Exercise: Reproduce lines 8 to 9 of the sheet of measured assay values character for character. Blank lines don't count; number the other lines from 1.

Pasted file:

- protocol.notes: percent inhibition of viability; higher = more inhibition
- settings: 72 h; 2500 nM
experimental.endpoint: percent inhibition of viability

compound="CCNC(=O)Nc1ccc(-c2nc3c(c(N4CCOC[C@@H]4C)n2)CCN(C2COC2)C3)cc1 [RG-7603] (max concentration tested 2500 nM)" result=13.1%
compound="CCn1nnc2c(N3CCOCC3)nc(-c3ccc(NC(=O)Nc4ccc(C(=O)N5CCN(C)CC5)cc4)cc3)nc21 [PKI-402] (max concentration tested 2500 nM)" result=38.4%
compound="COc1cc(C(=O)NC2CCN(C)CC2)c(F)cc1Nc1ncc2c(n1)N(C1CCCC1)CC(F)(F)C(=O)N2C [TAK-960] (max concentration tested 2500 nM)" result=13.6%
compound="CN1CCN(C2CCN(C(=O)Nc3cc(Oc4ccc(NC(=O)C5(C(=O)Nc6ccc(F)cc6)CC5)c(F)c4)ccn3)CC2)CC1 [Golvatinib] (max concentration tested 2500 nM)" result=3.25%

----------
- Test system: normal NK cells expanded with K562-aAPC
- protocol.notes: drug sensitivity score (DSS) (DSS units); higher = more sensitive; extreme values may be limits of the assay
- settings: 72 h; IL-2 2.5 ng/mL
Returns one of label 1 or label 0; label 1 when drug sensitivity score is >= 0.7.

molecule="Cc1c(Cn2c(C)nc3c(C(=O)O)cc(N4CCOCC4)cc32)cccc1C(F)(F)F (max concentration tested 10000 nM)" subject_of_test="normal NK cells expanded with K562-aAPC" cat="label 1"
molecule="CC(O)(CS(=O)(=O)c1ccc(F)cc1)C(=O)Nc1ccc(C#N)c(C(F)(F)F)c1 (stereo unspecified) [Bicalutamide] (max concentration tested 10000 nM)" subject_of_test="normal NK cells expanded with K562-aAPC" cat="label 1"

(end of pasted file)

----------
- Test system: normal NK cells expanded with K562-aAPC